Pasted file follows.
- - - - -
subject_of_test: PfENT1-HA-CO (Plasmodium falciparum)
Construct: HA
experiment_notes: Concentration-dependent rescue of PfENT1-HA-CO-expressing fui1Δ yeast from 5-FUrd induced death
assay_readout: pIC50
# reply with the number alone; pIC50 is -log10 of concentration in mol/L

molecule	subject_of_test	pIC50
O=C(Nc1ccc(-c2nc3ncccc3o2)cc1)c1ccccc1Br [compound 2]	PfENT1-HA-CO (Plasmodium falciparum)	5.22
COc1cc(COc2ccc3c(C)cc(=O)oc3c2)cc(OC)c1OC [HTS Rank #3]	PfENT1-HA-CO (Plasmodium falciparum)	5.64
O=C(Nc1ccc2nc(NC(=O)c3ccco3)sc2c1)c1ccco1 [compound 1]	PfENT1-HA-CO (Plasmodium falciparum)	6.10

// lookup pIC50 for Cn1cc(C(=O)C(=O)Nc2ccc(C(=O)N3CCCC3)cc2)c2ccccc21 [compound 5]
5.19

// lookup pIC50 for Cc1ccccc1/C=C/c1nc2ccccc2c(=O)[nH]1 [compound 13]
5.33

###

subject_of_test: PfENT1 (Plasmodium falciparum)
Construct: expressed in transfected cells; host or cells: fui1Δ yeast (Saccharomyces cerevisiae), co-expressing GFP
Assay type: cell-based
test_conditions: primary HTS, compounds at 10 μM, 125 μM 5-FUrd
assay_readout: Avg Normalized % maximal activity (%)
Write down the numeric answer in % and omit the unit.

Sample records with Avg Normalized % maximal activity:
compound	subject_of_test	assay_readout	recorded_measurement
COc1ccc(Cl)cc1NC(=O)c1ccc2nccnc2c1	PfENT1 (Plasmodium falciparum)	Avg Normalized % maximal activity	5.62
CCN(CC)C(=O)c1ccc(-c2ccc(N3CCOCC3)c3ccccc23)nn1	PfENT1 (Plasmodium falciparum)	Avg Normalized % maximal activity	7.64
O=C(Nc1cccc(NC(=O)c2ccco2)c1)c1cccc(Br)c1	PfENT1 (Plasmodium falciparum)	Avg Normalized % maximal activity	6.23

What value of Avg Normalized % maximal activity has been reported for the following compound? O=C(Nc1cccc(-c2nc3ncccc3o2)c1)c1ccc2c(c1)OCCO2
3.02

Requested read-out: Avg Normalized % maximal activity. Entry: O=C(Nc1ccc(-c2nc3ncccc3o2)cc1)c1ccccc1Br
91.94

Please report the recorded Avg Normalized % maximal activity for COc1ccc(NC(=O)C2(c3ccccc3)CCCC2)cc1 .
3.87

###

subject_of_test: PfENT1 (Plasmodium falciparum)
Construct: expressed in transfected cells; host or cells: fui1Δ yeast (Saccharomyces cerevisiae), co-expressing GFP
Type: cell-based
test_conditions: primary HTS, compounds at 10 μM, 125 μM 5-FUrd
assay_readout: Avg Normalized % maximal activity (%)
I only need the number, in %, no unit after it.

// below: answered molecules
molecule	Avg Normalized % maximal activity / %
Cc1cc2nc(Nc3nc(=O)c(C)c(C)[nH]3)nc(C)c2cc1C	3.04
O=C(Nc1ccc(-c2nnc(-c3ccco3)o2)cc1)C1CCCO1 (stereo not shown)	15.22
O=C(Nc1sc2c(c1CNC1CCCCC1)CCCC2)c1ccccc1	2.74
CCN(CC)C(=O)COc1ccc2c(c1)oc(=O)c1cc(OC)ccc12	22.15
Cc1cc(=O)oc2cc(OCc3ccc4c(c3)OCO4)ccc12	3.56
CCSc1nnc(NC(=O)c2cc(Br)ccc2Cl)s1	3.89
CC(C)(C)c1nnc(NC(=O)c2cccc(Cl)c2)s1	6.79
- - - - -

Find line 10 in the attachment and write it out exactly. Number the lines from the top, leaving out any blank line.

// lookup pIC50 for Cn1cc(C(=O)C(=O)Nc2ccc(C(=O)N3CCCC3)cc2)c2ccccc21 [compound 5]